Endless Summer Glow
How to Keep a radiant summer Glow All Year
by Janet Driver,
MAD Market Health and Beauty Director
A pretty sobering photo on Pinterest caught my eye recently - it was the word MELANOMA used as an acronym for the names of the loving women in our lives: M was for Mom, and the others were actual names of people in the photographer’s life.
Unfortunately, there are some rather unhealthy ways our culture has gone about getting beautified in winter. A tan is foundational to looking good, so it makes sense we would want to mimic summer sun in cold months. Right?
Let’s examine some benign ways to achieve that as we expose some of the more dangerous methods.
"Lethal melanoma is now the second leading cause of cancer death in adults under the age of 30"
First, let me say that I have never been to a tanning salon, and I have never endorsed them to my clients over the years. But I would be lying if I said I didn’t have some sunburn sins to confess. Like when I was 14 and my best friend and I slathered ourselves with baby oil mixed with iodine and burned ourselves to a crisp under the sizzling Newport Beach sun. Lots of blisters, (and who knows what else?)
As you look for safe sunless tanning options, I'd caution against turning to tanning beds; they may be the cause of a huge spike in melanoma cases among young women in North America. Lethal melanoma is now the second leading cause of cancer death in adults under the age of 30. And many health care professionals are seeing the link between tanning salons and the rise in this extremely dangerous cancer.
The danger of too much direct sun exposure isn't isolated to summer months. Skiers, snowboarders, hikers - anyone who's spent time outdoors with the snow reflecting the bright sun back onto their face knows that some of the most painful sunburns can come from cold weather activities. Even in winter, I caution you to not overexpose your skin to the sun in search of a golden glow.
So if not tanning salons, then what are the healthy ways to look… healthy? Self-tanners emerged in the 1980s and have endured the test of time. But I'd caution against picking just any self-tanning product. Ingredients like parabens and fragrance may not cause melanoma, but they can lead to allergic reactions, hormone disruption, and potentially more dangerous health issues. Products like Alba Organics and Kiss My Face actually make quality self-tanners with clean ingredients (at a price comparable to other drugstore brands).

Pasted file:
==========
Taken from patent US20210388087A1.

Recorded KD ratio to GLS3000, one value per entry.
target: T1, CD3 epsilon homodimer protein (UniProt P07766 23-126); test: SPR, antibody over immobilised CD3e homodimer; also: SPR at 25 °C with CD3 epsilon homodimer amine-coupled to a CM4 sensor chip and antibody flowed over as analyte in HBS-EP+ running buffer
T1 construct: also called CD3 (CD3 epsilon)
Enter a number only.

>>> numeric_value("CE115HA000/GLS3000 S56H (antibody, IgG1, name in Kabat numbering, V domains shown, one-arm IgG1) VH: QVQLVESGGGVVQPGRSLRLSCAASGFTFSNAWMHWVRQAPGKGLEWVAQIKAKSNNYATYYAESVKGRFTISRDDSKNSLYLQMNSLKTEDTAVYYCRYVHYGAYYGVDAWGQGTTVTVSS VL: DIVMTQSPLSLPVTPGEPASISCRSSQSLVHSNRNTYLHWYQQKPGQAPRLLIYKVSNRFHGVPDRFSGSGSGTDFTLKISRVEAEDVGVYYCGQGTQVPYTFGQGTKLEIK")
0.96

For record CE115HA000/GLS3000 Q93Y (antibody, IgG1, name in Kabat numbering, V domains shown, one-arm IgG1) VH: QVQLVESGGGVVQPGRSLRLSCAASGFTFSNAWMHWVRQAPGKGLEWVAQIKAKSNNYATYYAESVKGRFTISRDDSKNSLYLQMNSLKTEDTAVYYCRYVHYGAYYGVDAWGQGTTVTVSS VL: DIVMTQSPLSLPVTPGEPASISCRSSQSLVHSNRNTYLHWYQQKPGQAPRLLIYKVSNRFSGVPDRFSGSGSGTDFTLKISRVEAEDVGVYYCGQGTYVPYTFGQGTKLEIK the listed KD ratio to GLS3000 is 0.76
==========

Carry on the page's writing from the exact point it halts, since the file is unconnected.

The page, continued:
For years, I used self-tanning as a facial enhancer during winter months. It allowed me to get away with no make-up on most days and much less make-up on days when I was in the public eye. It covers the appearance of skin blemishes and evens out skin tones, much like foundation does. It can even be used to create the look achieved by blushers and bronzers - contouring the cheekbones to create a more chiseled look.
To contour with self-tanner:
Apply self-tanner as you would blush, under the edge of the cheekbone. Apply a small amount, so you don’t get a streaked effect.
Gently blend it in, so it is even looking the next day. I recommend using a light to a medium tanner, as opposed to a dark one. It is better to have too little and build on a self-tan than to regret having dark spots that are difficult (or impossible) to remove.
Another option is a quality, ethically manufactured bronzing product. I prefer matte finish verses iridescent, although both are readily available.
To bronze with a powder or cream makeup product, use the same technique:
Brush lightly under the cheekbones and land centrally under the eye, about the height of where your nose ends.
Dust some on your forehead, and along the jawline, especially if winter brings a few extra pounds- defining the jaw gives a lean look to your face.
Brush a small amount on the neck and decolletage to prevent the ‘white neck syndrome’.
Having a variety of brush sizes and shapes will help you get the right look. Go easy and blend.
Be sure to always check your makeup in sunlight before giving it your final stamp of approval.
If you have more mature skin, keep in mind that lines and wrinkles are illuminated with anything that sparkles, so you may want to avoid highlighted or shimmery bronzer. Matte is best for mature skin, but a shimmer is beautiful on younger skin.
For highlighting bronzers:
Place strategically above the cheekbone, not under.
Brush them along the top of the lid and over the eyebrows.
Dust the neck slightly and on special occasions, play up the collarbone.
As winter is well underway, I hope you’re enjoying cold weather activities and keeping your skin safe as you look for the right balance of a summer glow in the winter months.
A link to see more details of tanning salon damage: